Most come across as caring, decent, and protecting, looking as much for emotional connection as sexual gratification

Most come across as caring, decent, and protecting, looking as much for emotional connection as sexual gratification

On August 29, however, Kozinski withdrew the earlier decision.* “In light of the Washington State Bar Association Office of Disciplinary Counsel’s dismissal of the grievance against [Wagnild], the previous majority opinion and dissent filed March 21… are withdrawn,” stated an order attached to the amended opinion.

Meet Your Modern Slavers

Mark Enfield, 58, is the owner of a marketing firm that contracts with military clients. He just joined The League last December and attended his first meeting on the day of its bust. According to the Certification for Determination of Probable Cause against Enfield, his criminal actions include posting 12 reviews on TRB over a seven-year period-reviews with such advice to other men as “treat her like your girlfriend and don’t be a dickweed”-as well as emailing with other League members. In the first such email, Enfield writes that he likes paying for sex because he works “a ridiculous number of hours” and spends half of his time away on travel, so time is his “most precious commodity.” He has come to prefer K-Girls to other sex workers because he values their punctuality and professionalism.

Enfield is typical of League members, based on court documents. We can’t know how the League members actually treated women during their encounters, but all the available evidence suggests that they were respectful, and interested exclusively in consensual activities.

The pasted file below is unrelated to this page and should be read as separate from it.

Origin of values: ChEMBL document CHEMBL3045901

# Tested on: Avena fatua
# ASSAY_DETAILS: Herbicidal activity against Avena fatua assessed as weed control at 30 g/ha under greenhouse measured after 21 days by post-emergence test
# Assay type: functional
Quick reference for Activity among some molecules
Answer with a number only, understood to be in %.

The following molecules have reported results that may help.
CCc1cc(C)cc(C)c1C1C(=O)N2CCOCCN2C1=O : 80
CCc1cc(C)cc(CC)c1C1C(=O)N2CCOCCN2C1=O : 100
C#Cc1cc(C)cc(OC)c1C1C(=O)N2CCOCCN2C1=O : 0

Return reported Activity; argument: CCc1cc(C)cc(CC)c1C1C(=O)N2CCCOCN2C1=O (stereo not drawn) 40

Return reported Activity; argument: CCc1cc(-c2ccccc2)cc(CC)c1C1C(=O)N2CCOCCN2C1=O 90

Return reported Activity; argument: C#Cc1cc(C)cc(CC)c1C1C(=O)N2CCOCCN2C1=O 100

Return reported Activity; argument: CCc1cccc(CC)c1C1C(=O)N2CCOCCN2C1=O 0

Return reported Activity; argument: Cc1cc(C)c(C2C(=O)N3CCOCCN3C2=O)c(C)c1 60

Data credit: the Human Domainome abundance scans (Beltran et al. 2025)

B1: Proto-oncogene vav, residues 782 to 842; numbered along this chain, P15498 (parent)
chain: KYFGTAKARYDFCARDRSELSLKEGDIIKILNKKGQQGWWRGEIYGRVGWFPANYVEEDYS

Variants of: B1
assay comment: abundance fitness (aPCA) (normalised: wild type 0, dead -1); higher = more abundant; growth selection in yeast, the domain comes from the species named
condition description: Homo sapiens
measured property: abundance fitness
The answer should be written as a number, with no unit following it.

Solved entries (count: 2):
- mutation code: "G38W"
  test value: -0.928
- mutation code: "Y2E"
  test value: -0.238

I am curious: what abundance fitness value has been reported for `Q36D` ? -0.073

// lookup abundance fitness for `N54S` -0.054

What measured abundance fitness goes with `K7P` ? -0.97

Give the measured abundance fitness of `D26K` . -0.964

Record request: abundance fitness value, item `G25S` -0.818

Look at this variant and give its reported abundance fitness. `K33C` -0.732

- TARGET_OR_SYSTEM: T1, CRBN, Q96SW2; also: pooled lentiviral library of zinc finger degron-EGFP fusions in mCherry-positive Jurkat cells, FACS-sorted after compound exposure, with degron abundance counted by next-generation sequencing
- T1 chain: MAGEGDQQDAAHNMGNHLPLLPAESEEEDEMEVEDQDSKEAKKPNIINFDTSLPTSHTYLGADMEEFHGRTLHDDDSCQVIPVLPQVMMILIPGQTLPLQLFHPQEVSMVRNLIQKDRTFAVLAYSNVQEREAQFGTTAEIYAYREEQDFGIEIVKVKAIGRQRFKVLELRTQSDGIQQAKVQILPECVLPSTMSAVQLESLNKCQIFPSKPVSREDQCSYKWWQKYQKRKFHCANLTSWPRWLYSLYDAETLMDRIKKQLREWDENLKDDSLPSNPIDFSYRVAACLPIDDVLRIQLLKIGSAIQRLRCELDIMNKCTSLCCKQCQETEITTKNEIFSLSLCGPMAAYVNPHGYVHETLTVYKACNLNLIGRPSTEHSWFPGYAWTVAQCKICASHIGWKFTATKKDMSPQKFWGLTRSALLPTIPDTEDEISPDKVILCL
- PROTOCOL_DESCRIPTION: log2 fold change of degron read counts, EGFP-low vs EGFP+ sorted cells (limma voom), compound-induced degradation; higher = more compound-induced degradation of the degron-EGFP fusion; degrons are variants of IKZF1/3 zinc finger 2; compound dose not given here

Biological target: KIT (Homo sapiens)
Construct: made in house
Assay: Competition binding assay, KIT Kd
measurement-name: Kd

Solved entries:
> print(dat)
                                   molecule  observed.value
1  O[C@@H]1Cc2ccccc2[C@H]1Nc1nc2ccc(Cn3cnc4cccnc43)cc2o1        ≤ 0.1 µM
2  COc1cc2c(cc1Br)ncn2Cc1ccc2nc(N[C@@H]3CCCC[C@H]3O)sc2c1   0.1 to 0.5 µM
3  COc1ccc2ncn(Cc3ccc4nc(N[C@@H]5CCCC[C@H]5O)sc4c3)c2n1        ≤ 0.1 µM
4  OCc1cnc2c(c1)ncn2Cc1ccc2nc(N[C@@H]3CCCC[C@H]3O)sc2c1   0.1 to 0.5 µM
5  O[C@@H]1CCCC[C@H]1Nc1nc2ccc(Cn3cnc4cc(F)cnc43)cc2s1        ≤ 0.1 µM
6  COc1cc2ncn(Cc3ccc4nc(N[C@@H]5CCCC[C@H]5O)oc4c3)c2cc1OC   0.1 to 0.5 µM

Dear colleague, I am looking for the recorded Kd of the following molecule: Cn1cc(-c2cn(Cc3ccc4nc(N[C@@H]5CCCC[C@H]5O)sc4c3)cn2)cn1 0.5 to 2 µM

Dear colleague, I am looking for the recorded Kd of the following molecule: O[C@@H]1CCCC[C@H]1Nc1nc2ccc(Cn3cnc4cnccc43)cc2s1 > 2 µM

Noah Jorgenson, 27, is a software developer at Microsoft. The evidence against him, like the others, consists of posts he made to TRB (approximately 44 in 2014–2016) and emails to sex workers and fellow hobbyists. In one private email to the other men, he described his first time paying for sex-in Australia, where it’s legal-and how he and the sex worker cuddled and talked all night afterward.

These reviews (as presented in “representative examples” by police) include tips such as: “If you want a mindless energizer bunny [porn star experience] sex doll, she’s not for you

“We shared various stories about our lives, work and traveling,” Jorgenson wrote, “and ultimately connected in a way that can be difficult when we have the barriers that most people are accustomed to erecting on a daily basis when we go out into the world.”

Stephen Jenkins, 45, was accused of posting 26 reviews to TRB over a two-year period. But if you want to be transported for an hour with the girl that you WISH all your ex girlfriends had actually been… Call her now.” Jenkins first met undercover Detective Hillman at a League meetup, at which time he “suggested that we translate a book on entrepreneurship into Korean and give it to the prostituted persons so they would be more successful” in running their own agencies, according to Hillman’s report. [Jenkins claims he never made such a comment to Detective Hillman.]

Neither John Lui, 48, nor Sumit Virmani, 43, attended any League meetups in person. In an intro email to other League members, Lui explains that he is married and loves his wife “dearly,” but although she has a “hot body,” she “doesn’t like or love sex.” Emails included in the Certification for Determination of Probable Cause against Lui show him communicating exclusively with independent sex workers, not K-Girls or agencies.

Virmani-director of worldwide health for Microsoft until his recent arrest-had the bad luck of arriving for an appointment just as detectives were busting the place in early January. Virmani’s case documents contain an email he sent to League members later that day. After Detective Garske approached, “he told me that I was not under arrest but I was about to go into a crime scene, so they just want my cooperation,” wrote Virmani, noting that he could hear “girls crying inside the apartment” as cops entered. He’d never been in a situation like that before, he confided, and he was open with the detective. “Should I be worried that they might use my information for more than what [the officer] said?”